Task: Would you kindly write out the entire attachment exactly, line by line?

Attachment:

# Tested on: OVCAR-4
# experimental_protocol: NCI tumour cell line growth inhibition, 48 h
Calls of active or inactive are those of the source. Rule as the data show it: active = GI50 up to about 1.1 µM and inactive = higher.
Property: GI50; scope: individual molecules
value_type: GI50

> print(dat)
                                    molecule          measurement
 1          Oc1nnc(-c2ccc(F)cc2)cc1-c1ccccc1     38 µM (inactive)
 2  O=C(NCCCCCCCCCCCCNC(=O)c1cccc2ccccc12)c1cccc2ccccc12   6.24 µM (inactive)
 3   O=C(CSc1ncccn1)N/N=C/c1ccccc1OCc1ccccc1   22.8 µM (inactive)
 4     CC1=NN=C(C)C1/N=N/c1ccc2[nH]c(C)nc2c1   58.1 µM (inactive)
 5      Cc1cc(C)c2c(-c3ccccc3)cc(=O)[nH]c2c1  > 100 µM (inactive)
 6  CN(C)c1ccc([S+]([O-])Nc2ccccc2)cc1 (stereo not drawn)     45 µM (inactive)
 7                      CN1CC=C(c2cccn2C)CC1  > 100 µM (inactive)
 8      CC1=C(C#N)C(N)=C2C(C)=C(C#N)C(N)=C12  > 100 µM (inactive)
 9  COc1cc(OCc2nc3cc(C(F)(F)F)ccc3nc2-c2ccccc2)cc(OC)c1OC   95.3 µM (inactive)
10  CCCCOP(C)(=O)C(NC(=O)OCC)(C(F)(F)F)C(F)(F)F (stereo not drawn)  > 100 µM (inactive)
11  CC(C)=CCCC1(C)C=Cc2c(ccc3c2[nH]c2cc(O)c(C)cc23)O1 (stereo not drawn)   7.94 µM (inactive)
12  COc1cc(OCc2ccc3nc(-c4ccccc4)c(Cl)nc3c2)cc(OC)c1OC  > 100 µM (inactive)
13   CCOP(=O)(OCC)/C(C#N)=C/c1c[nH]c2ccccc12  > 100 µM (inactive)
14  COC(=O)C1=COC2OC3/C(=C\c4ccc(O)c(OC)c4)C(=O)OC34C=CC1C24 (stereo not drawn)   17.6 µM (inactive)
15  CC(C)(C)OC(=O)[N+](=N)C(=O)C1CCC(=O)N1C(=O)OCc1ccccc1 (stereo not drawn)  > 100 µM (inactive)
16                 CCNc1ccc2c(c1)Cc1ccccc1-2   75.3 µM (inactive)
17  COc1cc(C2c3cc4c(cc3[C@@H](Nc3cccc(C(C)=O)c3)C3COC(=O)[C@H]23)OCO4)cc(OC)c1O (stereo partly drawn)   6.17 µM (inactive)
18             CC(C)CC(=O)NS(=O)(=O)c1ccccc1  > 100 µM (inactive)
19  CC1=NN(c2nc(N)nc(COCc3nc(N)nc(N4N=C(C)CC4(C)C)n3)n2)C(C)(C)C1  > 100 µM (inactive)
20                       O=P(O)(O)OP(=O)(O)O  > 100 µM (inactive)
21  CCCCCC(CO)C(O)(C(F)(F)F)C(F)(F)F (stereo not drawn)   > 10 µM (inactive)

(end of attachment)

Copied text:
# Tested on: OVCAR-4
# experimental_protocol: NCI tumour cell line growth inhibition, 48 h
Calls of active or inactive are those of the source. Rule as the data show it: active = GI50 up to about 1.1 µM and inactive = higher.
Property: GI50; scope: individual molecules
value_type: GI50

> print(dat)
                                    molecule          measurement
 1          Oc1nnc(-c2ccc(F)cc2)cc1-c1ccccc1     38 µM (inactive)
 2  O=C(NCCCCCCCCCCCCNC(=O)c1cccc2ccccc12)c1cccc2ccccc12   6.24 µM (inactive)
 3   O=C(CSc1ncccn1)N/N=C/c1ccccc1OCc1ccccc1   22.8 µM (inactive)
 4     CC1=NN=C(C)C1/N=N/c1ccc2[nH]c(C)nc2c1   58.1 µM (inactive)
 5      Cc1cc(C)c2c(-c3ccccc3)cc(=O)[nH]c2c1  > 100 µM (inactive)
 6  CN(C)c1ccc([S+]([O-])Nc2ccccc2)cc1 (stereo not drawn)     45 µM (inactive)
 7                      CN1CC=C(c2cccn2C)CC1  > 100 µM (inactive)
 8      CC1=C(C#N)C(N)=C2C(C)=C(C#N)C(N)=C12  > 100 µM (inactive)
 9  COc1cc(OCc2nc3cc(C(F)(F)F)ccc3nc2-c2ccccc2)cc(OC)c1OC   95.3 µM (inactive)
10  CCCCOP(C)(=O)C(NC(=O)OCC)(C(F)(F)F)C(F)(F)F (stereo not drawn)  > 100 µM (inactive)
11  CC(C)=CCCC1(C)C=Cc2c(ccc3c2[nH]c2cc(O)c(C)cc23)O1 (stereo not drawn)   7.94 µM (inactive)
12  COc1cc(OCc2ccc3nc(-c4ccccc4)c(Cl)nc3c2)cc(OC)c1OC  > 100 µM (inactive)
13   CCOP(=O)(OCC)/C(C#N)=C/c1c[nH]c2ccccc12  > 100 µM (inactive)
14  COC(=O)C1=COC2OC3/C(=C\c4ccc(O)c(OC)c4)C(=O)OC34C=CC1C24 (stereo not drawn)   17.6 µM (inactive)
15  CC(C)(C)OC(=O)[N+](=N)C(=O)C1CCC(=O)N1C(=O)OCc1ccccc1 (stereo not drawn)  > 100 µM (inactive)
16                 CCNc1ccc2c(c1)Cc1ccccc1-2   75.3 µM (inactive)
17  COc1cc(C2c3cc4c(cc3[C@@H](Nc3cccc(C(C)=O)c3)C3COC(=O)[C@H]23)OCO4)cc(OC)c1O (stereo partly drawn)   6.17 µM (inactive)
18             CC(C)CC(=O)NS(=O)(=O)c1ccccc1  > 100 µM (inactive)
19  CC1=NN(c2nc(N)nc(COCc3nc(N)nc(N4N=C(C)CC4(C)C)n3)n2)C(C)(C)C1  > 100 µM (inactive)
20                       O=P(O)(O)OP(=O)(O)O  > 100 µM (inactive)
21  CCCCCC(CO)C(O)(C(F)(F)F)C(F)(F)F (stereo not drawn)   > 10 µM (inactive)